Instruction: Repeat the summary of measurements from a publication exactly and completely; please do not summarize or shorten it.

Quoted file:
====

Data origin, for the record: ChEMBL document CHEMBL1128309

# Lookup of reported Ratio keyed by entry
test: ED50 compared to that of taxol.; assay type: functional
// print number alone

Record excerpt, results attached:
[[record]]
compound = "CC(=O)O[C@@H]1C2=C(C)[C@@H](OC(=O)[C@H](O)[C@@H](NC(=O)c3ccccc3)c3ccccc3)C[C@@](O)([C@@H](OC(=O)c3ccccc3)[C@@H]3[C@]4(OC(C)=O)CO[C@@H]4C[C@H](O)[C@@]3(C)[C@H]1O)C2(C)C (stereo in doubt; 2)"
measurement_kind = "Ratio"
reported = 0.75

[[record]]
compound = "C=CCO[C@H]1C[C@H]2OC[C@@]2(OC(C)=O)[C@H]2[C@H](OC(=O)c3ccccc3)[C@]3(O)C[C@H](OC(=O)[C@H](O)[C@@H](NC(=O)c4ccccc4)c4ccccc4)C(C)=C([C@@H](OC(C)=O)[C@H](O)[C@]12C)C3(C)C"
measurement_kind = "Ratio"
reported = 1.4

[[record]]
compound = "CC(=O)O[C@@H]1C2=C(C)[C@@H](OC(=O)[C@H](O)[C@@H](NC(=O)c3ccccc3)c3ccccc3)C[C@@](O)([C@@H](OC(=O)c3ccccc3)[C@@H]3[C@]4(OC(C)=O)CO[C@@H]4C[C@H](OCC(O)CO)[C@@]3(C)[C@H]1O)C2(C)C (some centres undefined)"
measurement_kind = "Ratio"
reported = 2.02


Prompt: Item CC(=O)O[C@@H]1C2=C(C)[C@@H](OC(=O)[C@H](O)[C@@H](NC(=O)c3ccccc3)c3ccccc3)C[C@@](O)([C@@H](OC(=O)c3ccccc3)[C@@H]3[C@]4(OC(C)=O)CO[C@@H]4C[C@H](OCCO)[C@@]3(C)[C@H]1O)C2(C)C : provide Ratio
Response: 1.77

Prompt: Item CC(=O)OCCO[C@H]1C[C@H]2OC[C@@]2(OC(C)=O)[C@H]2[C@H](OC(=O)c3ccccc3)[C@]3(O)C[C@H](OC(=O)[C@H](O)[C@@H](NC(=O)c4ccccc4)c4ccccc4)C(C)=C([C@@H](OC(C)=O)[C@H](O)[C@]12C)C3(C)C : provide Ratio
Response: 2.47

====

Data origin, for the record: ChEMBL document CHEMBL1128309

# Lookup of reported Ratio keyed by entry
test: ED50 compared to that of taxol.; assay type: functional
// print number alone

Record excerpt, results attached:
[[record]]
compound = "CC(=O)O[C@@H]1C2=C(C)[C@@H](OC(=O)[C@H](O)[C@@H](NC(=O)c3ccccc3)c3ccccc3)C[C@@](O)([C@@H](OC(=O)c3ccccc3)[C@@H]3[C@]4(OC(C)=O)CO[C@@H]4C[C@H](O)[C@@]3(C)[C@H]1O)C2(C)C (stereo in doubt; 2)"
measurement_kind = "Ratio"
reported = 0.75

[[record]]
compound = "C=CCO[C@H]1C[C@H]2OC[C@@]2(OC(C)=O)[C@H]2[C@H](OC(=O)c3ccccc3)[C@]3(O)C[C@H](OC(=O)[C@H](O)[C@@H](NC(=O)c4ccccc4)c4ccccc4)C(C)=C([C@@H](OC(C)=O)[C@H](O)[C@]12C)C3(C)C"
measurement_kind = "Ratio"
reported = 1.4

[[record]]
compound = "CC(=O)O[C@@H]1C2=C(C)[C@@H](OC(=O)[C@H](O)[C@@H](NC(=O)c3ccccc3)c3ccccc3)C[C@@](O)([C@@H](OC(=O)c3ccccc3)[C@@H]3[C@]4(OC(C)=O)CO[C@@H]4C[C@H](OCC(O)CO)[C@@]3(C)[C@H]1O)C2(C)C (some centres undefined)"
measurement_kind = "Ratio"
reported = 2.02


Prompt: Item CC(=O)O[C@@H]1C2=C(C)[C@@H](OC(=O)[C@H](O)[C@@H](NC(=O)c3ccccc3)c3ccccc3)C[C@@](O)([C@@H](OC(=O)c3ccccc3)[C@@H]3[C@]4(OC(C)=O)CO[C@@H]4C[C@H](OCCO)[C@@]3(C)[C@H]1O)C2(C)C : provide Ratio
Response: 1.77

Prompt: Item CC(=O)OCCO[C@H]1C[C@H]2OC[C@@]2(OC(C)=O)[C@H]2[C@H](OC(=O)c3ccccc3)[C@]3(O)C[C@H](OC(=O)[C@H](O)[C@@H](NC(=O)c4ccccc4)c4ccccc4)C(C)=C([C@@H](OC(C)=O)[C@H](O)[C@]12C)C3(C)C : provide Ratio
Response: 2.47